Many ecological systems can exist in two or more states that differ in abundance or composition of species, rates of ecological processes, and ecosystem services provided by them (Beisner et al. 2003, Suding et al. 2004). Smooth, gradual transitions between ecosystem states are unremarkable, occurring during succession or as ecosystems track gradually changing environmental conditions. In contrast, abrupt transitions between ecosystem states are typically unexpected and can have wide-ranging, negative impacts. Abrupt transitions happen either when the gradually changing environment passes a critical point or when discrete perturbations cause sudden changes in underlying environmental drivers. Abrupt and irreversible transitions are forecast to increase as climatic changes and depletion of natural resources both accelerate (Millennium Ecosystem Assessment 2005, Fagre et al. 2009). Such forecasting, however, is difficult because there are many different causes of state changes (Hastings and Wysham 2010) and because existing approaches demand far more data than are normally available (Carpenter et al. 2011).
Managing state changes is as difficult as forecasting them. When environmental changes are not severe, or when organisms with short lifespans and generation times rapidly track environmental drivers, some state changes can be reversed in relatively short periods of time (?50 years) if drivers are returned to pre-change conditions or perturbations are eliminated (Jones and Schmitz 2009). In other cases, environmental change can result in state changes that persist long after environmental drivers have returned to earlier conditions. The persistence of these socalled ''ecological thresholds'', ''regime shifts'', ''phase shifts'', or ''catastrophes'' (Hughes 1994, Scheffer et al. 2001, Groffman et al. 2006) is caused by time-lags in the responses of biological systems to environmental change (hysteresis), differences in the relationships between state variables and environmental drivers before and after the state change, or the appearance of novel feedbacks among state variables and drivers that reinforce the new state (Scheffer et al. 2001, Lindig-Cisneros et al. 2003, Briske et al. 2006, Suding and Hobbs 2009).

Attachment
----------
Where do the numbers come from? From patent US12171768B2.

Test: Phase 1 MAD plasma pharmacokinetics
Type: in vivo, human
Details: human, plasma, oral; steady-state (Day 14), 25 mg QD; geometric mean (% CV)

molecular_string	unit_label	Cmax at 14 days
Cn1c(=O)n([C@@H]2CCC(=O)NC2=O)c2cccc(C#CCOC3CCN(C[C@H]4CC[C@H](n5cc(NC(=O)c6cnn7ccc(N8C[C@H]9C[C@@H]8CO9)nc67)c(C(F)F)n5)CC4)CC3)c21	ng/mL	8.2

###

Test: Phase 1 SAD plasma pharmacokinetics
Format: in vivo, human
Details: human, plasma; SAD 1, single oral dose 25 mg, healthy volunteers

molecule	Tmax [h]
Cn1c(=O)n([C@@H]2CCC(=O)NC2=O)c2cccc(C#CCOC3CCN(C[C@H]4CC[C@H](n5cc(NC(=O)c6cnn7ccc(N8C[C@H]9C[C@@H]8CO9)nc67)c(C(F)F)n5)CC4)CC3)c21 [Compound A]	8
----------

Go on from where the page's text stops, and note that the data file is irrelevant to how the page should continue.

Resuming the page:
The development of management strategies to mitigate abrupt transitions requires strong linkages among theory, data, and case studies, but there is little guidance available for using historical or ongoing studies to detect or respond to abrupt transitions. There is confusion and disagreement about what changes constitute transitions (Rudnick and Davis 2003, Schroder et al. 2005) and a limited understanding of ecological mechanisms causing them (Brown and Archer 1999, Collie
et al. 2004). Empiricists disagree about how to best gather and interpret relevant data (Petraitis and Latham 1999, Bertness et al. 2002, Schroder et al. 2005), while theoreticians develop leading indicators of abrupt transitions that demand large amounts of data (Carpenter and Brock 2006, Biggs et al. 2009, Contamin and Ellison 2009). There is little clarity regarding the use of existing data and the design of future studies to detect and mitigate undesired state changes (Bestelmeyer 2006, Groffman et al. 2006).
A common, systematic approach to analyzing state changes could allow ecologists to marshal a large body of useful data and detailed knowledge to help society better understand and, ultimately, manage abrupt transitions. Here, we illustrate a general, data-based, and mechanism-centered analysis of abrupt transitions using four datasets from the US Long-Term Ecological Research (LTER) program on pelagic ocean, coastal benthic, polar marine, and semi-arid terrestrial ecosystems. These LTER data include some of the longest time-series available for both causal environmental drivers and biological response variables, and interpretations of associations between the drivers and the response variables are enhanced by experimental and mechanistic studies conducted at the same sites.
We first lay out a synthetic framework for describing abrupt transitions and state changes that can be used to compare and contrast among case studies. We then propose a standard analytical approach that provides strong tests for detecting abrupt transitions between states. This approach revealed unexpected results for the pelagic ocean system for which a ''regime shift'' had been described previously, provided stronger evidence for hypothesized state changes in the coastal benthic ecosystem, and yielded new evidence for state changes in the polar marine and semi-arid terrestrial ecosystems. Our analyses illustrate how to identify and interpret causes of abrupt transitions, and also illustrate limitations common to many datasets used to study abrupt transitions and state changes. We conclude with recommendations for improving ongoing and nascent long-term research programs aimed at detecting and forecasting state changes.
A common framework for describing state change
Studies across a wide range of ecosystems reveal five common data elements used in the recognition and analyses of state change: environmental drivers; triggers; biological responses; response mechanisms; and contextual information (Fig. 1). We introduce these element categories based on earlier syntheses (Scheffer et al. 2001, Andersen et al. 2009, Suding and Hobbs 2009) and consideration of the datasets presented herein.